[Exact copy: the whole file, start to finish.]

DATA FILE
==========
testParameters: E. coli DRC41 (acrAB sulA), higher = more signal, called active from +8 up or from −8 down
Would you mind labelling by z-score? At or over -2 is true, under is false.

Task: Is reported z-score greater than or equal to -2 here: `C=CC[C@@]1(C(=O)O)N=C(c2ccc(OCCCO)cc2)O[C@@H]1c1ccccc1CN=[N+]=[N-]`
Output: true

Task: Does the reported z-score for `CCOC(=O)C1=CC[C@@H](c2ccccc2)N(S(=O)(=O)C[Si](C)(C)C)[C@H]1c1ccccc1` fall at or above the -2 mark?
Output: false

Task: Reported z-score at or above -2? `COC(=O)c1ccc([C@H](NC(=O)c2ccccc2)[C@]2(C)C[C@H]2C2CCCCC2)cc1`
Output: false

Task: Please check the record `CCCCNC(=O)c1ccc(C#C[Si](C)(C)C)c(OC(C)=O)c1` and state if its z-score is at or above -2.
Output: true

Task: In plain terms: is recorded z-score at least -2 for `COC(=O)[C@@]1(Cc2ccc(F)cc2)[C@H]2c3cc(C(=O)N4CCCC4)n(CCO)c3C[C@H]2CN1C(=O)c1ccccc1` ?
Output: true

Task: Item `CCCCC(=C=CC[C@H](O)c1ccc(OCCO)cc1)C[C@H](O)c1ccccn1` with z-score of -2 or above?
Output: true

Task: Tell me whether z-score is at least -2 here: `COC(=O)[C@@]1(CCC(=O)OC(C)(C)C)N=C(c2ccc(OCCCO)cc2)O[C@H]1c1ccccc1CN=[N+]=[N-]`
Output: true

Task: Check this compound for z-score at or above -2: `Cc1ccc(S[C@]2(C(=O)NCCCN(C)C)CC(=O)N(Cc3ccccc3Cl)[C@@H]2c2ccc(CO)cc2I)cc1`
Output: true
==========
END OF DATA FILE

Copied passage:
testParameters: E. coli DRC41 (acrAB sulA), higher = more signal, called active from +8 up or from −8 down
Would you mind labelling by z-score? At or over -2 is true, under is false.

Task: Is reported z-score greater than or equal to -2 here: `C=CC[C@@]1(C(=O)O)N=C(c2ccc(OCCCO)cc2)O[C@@H]1c1ccccc1CN=[N+]=[N-]`
Output: true

Task: Does the reported z-score for `CCOC(=O)C1=CC[C@@H](c2ccccc2)N(S(=O)(=O)C[Si](C)(C)C)[C@H]1c1ccccc1` fall at or above the -2 mark?
Output: false

Task: Reported z-score at or above -2? `COC(=O)c1ccc([C@H](NC(=O)c2ccccc2)[C@]2(C)C[C@H]2C2CCCCC2)cc1`
Output: false

Task: Please check the record `CCCCNC(=O)c1ccc(C#C[Si](C)(C)C)c(OC(C)=O)c1` and state if its z-score is at or above -2.
Output: true

Task: In plain terms: is recorded z-score at least -2 for `COC(=O)[C@@]1(Cc2ccc(F)cc2)[C@H]2c3cc(C(=O)N4CCCC4)n(CCO)c3C[C@H]2CN1C(=O)c1ccccc1` ?
Output: true

Task: Item `CCCCC(=C=CC[C@H](O)c1ccc(OCCO)cc1)C[C@H](O)c1ccccn1` with z-score of -2 or above?
Output: true

Task: Tell me whether z-score is at least -2 here: `COC(=O)[C@@]1(CCC(=O)OC(C)(C)C)N=C(c2ccc(OCCCO)cc2)O[C@H]1c1ccccc1CN=[N+]=[N-]`
Output: true

Task: Check this compound for z-score at or above -2: `Cc1ccc(S[C@]2(C(=O)NCCCN(C)C)CC(=O)N(Cc3ccccc3Cl)[C@@H]2c2ccc(CO)cc2I)cc1`
Output: true